Top real estate M&A deals that will impact NYC next year

The Real DealDecember 18, 2014

Cushman & Wakefield’s acquisition of the local brokerage Massey Knakal Realty Services for a reported $100 million looks set to be the biggest shakeup in the local market this year. But it’s but by no means the only one.

 

The slew of mergers and acquisitions, including the sales of brokerage firms Studley and Cassidy Turley and listing sites Trulia and Apartments.com, flow from ready access to capital and the growth of the real estate market, insiders said.

 

The industry’s strength means firms have funds at the ready, and banks and private equity shops are willing to throw cash at buyers who want a piece of the action.

 

“Everyone is doing better,” said Joel Herskowitz, COO of the brokerage Lee & Associates NYC. “The buyers have more dollars to access, and there are more investors willing to put up money. And from the sellers’ perspective, what better time to sell anything than in a strong market?”

 

Why do these deals happen? Sometimes it’s because an owner wants to cash out, and other times it wants to expand its reach. Others have a goal of creating a bigger firm that can be monetized.

 

“Occasionally a firm will make a purchase to create a larger entity just for the sake of ultimately turning it around to sell the entity that was the buyer,” either through a public offering or an outright sale, Herskowitz said.

 

Cushman’s purchase of Massey Knakal, the Midtown-based firm with revenues of about $80 million and 200 employees led by Paul Massey and Robert Knakal, will have the largest impact on the local market. It will significantly expand the number of Cushman brokers in the city and reconfigure its business operations here.

 

The sale of Studley to the London-based Savills for $260 million will have less of an impact on New York, because Savills did not have as prominent a stake in the local market as Studley, led by Mitchell Steir.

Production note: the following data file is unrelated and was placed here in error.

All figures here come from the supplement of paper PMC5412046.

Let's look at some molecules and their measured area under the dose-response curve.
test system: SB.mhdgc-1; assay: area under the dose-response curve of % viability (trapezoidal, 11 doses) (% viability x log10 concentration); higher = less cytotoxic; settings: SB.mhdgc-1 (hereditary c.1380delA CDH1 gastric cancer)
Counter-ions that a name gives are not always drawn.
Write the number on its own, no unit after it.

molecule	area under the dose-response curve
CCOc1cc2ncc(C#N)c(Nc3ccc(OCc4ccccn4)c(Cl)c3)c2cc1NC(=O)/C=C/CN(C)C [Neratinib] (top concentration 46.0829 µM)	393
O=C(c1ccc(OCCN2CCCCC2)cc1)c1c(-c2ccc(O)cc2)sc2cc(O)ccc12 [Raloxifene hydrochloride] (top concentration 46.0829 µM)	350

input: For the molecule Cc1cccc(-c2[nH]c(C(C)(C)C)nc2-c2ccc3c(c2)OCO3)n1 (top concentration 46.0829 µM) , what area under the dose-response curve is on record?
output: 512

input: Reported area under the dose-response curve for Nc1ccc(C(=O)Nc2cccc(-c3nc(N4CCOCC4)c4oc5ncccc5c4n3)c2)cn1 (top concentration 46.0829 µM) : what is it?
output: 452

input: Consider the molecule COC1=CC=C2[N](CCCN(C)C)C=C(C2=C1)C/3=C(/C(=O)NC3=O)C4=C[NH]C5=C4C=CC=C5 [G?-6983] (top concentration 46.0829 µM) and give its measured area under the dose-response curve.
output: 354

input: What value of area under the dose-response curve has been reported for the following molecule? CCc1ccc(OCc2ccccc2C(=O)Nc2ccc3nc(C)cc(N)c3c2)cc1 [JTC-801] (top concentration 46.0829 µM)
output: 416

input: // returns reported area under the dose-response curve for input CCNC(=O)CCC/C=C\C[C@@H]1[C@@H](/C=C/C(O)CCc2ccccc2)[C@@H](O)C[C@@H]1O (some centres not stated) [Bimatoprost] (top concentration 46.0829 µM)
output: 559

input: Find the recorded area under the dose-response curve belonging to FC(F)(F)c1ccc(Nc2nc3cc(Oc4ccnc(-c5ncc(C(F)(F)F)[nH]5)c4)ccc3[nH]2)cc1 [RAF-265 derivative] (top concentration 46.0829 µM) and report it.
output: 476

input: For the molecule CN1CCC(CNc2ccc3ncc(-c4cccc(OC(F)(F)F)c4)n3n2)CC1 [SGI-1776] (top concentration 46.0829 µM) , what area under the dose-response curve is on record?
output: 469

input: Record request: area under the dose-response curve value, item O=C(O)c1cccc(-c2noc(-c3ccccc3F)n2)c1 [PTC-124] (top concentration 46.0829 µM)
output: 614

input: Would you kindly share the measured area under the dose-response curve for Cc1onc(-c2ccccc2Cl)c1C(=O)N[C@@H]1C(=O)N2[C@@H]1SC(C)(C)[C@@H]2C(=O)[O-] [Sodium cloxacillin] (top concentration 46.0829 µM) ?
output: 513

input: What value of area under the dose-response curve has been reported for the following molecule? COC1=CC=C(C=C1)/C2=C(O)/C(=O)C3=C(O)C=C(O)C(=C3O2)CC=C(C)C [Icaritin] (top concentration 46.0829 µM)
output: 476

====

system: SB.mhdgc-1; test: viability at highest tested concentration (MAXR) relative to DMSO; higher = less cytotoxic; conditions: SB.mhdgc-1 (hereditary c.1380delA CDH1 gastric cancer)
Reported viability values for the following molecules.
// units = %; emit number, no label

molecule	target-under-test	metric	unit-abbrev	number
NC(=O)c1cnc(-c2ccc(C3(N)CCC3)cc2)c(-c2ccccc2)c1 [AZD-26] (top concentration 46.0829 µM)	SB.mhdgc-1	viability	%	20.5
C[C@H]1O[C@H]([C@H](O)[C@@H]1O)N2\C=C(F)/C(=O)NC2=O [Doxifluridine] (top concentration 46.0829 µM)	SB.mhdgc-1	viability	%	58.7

In addition, TPG Capital, a private equity firm, acquired the brokerage DTZ for $1.1 billion, and has plans to purchase Cassidy Turley later this year. Both those firms have only a mid-sized presence in Manhattan, although the local Cassidy Turley office, led by Peter Hennessy, has roots stretching back several decades.

 

Another big national deal likely to have a small local impact was BGC Partners, the parent firm of Midtown-based Newmark Grubb Knight Frank, buying the investment brokerage network Apartment Realty Advisors for $110 million.

 

On the residential front, the most significant transaction was developer the Related Companies buying a 50 percent stake in the residential brokerage CORE, led by Shaun Osher.

 

The landscape of listings sites also saw major changes this year. Zillow purchased Trulia for $3.5 billion, and Rupert Murdoch’s News Corporation purchased Move Inc., which owns Moving.com and Realtor.com, for $950 million. Earlier this year the commercial-focused listing database CoStar Group bought the listing site Apartments.com in April for $585 million. 

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